Forces of Reaction and Changes of Scale in the World System of States

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The State, Identity and Violence: Political Disintigration in the Post-Cold War World


Routledge, London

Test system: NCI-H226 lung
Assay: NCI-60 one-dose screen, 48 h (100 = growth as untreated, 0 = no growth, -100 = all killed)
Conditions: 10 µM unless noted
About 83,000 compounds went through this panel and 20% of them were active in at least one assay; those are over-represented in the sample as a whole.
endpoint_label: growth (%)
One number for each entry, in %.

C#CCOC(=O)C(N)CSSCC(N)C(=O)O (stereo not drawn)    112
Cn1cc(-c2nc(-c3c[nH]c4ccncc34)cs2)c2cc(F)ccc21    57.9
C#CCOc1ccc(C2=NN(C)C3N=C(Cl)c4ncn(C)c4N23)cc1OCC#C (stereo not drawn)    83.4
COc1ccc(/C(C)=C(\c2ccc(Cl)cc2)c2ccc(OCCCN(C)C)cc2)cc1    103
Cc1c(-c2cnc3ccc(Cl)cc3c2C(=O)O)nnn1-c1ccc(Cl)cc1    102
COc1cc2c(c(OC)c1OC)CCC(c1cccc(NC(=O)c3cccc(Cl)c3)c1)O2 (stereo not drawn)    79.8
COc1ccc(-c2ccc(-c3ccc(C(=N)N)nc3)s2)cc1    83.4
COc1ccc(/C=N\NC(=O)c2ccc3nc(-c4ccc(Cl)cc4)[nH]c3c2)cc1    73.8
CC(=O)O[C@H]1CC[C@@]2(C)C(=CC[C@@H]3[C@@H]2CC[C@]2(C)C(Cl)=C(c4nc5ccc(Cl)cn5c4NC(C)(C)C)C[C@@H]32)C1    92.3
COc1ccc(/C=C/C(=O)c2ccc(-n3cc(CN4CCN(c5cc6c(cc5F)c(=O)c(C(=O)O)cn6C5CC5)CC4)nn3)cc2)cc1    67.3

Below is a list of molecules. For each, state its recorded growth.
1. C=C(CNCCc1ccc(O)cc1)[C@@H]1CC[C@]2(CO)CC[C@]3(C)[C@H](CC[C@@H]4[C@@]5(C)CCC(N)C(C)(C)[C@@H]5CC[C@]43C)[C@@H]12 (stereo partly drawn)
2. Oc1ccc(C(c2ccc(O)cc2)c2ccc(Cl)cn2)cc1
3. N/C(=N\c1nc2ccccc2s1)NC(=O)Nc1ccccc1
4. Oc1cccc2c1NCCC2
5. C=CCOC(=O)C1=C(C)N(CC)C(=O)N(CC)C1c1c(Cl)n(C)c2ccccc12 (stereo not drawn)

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Over 200 years ago, Edward Gibbon noted that the problem in studying the Roman Empire is not that it collapsed but that, with all the problems it faced, it lasted so long. It is significant but curious that Gibbon is rarely remembered for this observation. This oversight reveals important things about how we think of complex political systems. It is a truism of anthropology that in the socialization process, a child is taught to regard a cultural order as a natural order. To those who are born, socialized and live their lives in a state organization – a group that includes all of Gibbon’s readers – complex political organization seems normal and inevitable. The possibility that any state would not go on and on, perpetuating itself indefinitely, is to most people inconceivable. Thus Gibbon’s great insight, that the Roman Empire was not intrinsically a sustainable institution, has been overlooked for generations.

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